Now looking at definitions starting with letter "t"
Tablature : Pictograms which represent fingering positions on a string fretboard.
tach : See tach pulse.
tach pulse : A signal generated by the tachometer roller of an audio or video transport, one or more times per rotation. Because the tach roller is in contact with the tape in fast-wind modes as well as play or record mode, it can be used to get approximate tape location data when SMPTE timecode data cannot be read. Tach pulses sent by various decks to the synchronizer allow it to stop each deck near the SMPTE timecode designated by the engineer. Once in play or record modes, the decks will again interlock via the SMPTE timecode data. Tach pulses do not include location information, only speed and direction. Tach pulse is the mechanical, or analog, equivalent of word clock. See also bi-phase/tach."
tail : (1) Additional information which follows a block of data either on disk or for the purpose of data transfer between devices. The tail usually serves as a full stop to the data that precedes it. Commonly encountered in MIDI System-Exclusive transfers. For example, in Yamaha System-Exclusive transfers, the last two bytes are tail information in the form of an ECC and an EOX status byte. (2) The end of a reel of tape or film.
tail-out : See spiral.
tails-out : See heads-out.
take : A term meaning a single, continuous recording. This may be of a complete work, but is more often a short section. The EDL is comprised of selected takes in their final order.
take sheet : A sheet of paper on which the engineer makes notes about each take as it is recorded, such as complete or incomplete, good or n.g., which sections of the take are usable, etc.
take-up motor : On a tape recorder, the motor that applies take-up tension to the tape. This motor also powers the fast-forward mode.
take-up reel : The reel onto which tape is wound after it passes from the feed reel over the audio or video heads.
talkback : A facility on a mixer which sends signal from the control room to the recording area, allowing an engineer or other studio personnel to talk over headphones or a loudspeaker to give instructions, identify takes, etc. A microphone on the console is normally routed directly into the studio amp and monitors, while a relay mutes or attenuates the volume of the control room monitors to prevent feedback.
tangency : The parameter of tape-head alignment that determines the geometric relationship between the plane passing through the head gap and the tape passing over the gap. Ideally this plane would be exactly perpendicular to the plane that is tangential to the tape passing the gap. Misadjustment of tangency will cause uneven head wear on both sides of the gap.
tap : In a digital delay, a point in the circuit after one or more delay stages at which the delayed input signal can be patched-out and routed to another destination.
tape : (1) (noun)(noun) Recording medium consisting of a magnetic coating applied to a plastic substrate. See magnetic recording tape. (2) (verb)(verb) To record music or other program material, whether or not the recording is actually written to magnetic tape, for storage, editing, and/or playback. (3) Another name for the tape recorder operating mode normally called repro.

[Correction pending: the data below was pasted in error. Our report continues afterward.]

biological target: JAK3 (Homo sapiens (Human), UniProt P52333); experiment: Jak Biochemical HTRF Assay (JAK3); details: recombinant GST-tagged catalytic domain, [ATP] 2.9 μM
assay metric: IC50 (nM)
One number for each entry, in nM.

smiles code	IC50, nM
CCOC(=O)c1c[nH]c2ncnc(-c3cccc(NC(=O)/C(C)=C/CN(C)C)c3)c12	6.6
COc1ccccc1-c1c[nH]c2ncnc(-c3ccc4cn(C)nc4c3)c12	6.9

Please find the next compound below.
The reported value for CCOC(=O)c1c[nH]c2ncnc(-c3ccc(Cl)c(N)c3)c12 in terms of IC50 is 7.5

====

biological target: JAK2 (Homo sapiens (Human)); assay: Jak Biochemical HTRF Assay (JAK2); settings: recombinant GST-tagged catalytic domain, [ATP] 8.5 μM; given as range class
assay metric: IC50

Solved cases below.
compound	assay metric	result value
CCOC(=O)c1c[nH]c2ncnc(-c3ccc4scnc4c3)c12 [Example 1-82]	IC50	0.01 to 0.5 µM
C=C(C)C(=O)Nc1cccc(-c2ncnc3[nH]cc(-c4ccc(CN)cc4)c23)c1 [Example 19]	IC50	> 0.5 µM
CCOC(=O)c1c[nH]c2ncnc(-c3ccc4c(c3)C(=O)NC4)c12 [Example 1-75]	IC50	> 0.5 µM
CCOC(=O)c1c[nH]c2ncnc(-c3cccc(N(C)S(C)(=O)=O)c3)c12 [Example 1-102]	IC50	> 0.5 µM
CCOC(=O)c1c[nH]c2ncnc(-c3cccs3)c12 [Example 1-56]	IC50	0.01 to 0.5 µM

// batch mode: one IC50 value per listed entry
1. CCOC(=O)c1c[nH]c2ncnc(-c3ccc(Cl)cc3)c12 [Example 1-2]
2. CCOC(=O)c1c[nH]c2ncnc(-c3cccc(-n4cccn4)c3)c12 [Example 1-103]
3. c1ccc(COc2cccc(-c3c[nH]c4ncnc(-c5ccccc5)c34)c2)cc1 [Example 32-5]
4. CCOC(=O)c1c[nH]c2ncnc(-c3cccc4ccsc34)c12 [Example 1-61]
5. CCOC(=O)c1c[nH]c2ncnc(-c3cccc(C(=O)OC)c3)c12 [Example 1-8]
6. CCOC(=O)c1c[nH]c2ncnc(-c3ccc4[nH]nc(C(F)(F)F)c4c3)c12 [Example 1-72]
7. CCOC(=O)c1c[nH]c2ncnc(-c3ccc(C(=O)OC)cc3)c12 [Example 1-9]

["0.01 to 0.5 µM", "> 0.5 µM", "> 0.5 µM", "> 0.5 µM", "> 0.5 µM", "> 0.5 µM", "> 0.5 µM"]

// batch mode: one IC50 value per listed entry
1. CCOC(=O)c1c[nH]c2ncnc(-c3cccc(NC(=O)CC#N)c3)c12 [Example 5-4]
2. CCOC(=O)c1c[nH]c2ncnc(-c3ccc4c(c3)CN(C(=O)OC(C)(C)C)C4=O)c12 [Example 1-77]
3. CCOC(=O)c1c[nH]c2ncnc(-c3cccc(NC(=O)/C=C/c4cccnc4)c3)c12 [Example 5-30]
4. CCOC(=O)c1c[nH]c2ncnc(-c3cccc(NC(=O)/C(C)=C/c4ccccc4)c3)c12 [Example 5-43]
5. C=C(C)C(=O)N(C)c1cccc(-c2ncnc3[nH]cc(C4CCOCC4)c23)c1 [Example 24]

tape bias : See bias.
tape counter : A mechanical or electronic display of the relative amount of tape that has passed through the transport system of a tape recorder. In professional systems using some kind of timecodetimecode, it may also show the absolute time value recorded at any given point on the tape.
tape delay : The original delay lines were made by using a three-head tape recorder to record a signal while playing it back on the same machine. : The distance between the record and replay heads causes a time delay which varies with tape speed; this technique is called tape delay. If some of the replay signal was mixed with the direct signal, a pseudo-reverb could be created. The record-replay idea was further developed with specific machines which used tape loops and multiple replay heads and the ability to adjust the contribution and feedback of each head. These machines were replaced with DDLs.
tape echo : An early method of producing echo effects by means of a tape loop. See loop(2).
tape head : The transducer used in a magnetic recording tape machine to create patterns in the magnetic surface of the tape during the recording process, or conversely, to read the patterns on playback. See magnetic recording tape.
tape hiss : Noise that is characteristic of analog magnetic recording tape, produced by the random fluctuations in the positioning of magnetic particles along the tape, and heard as a low-level hiss during playback. The noise, although broadband, is most noticeable in the high frequencies. See Barkhausen effect, Dolby noise e reduction, grain(2).
tape loop : See loop(2).
tape pack : The smoothness with which magnetic recording tape is wound onto the hub of a reel, or simply, "the pack.
tape recording. gap width : See gap.
tape returns : Mixer inputs that typically come from a multitrack tape recorder. They are different from common line inputs in that they are typically switchable between monitor and mixdown functions, depending on whether or not the recorder is recording, or the mixer is mixing.
tape speed : Professional equipment records at standard speeds of 30ips (76cps), 15ips (38cps), or 71/2 1/2ips (19cps). Consumer recorders run at 11/2 7/8ips (4.75cps). Faster tape speeds mean higher-quality recording as the signal has more tape area onto which to be recorded."
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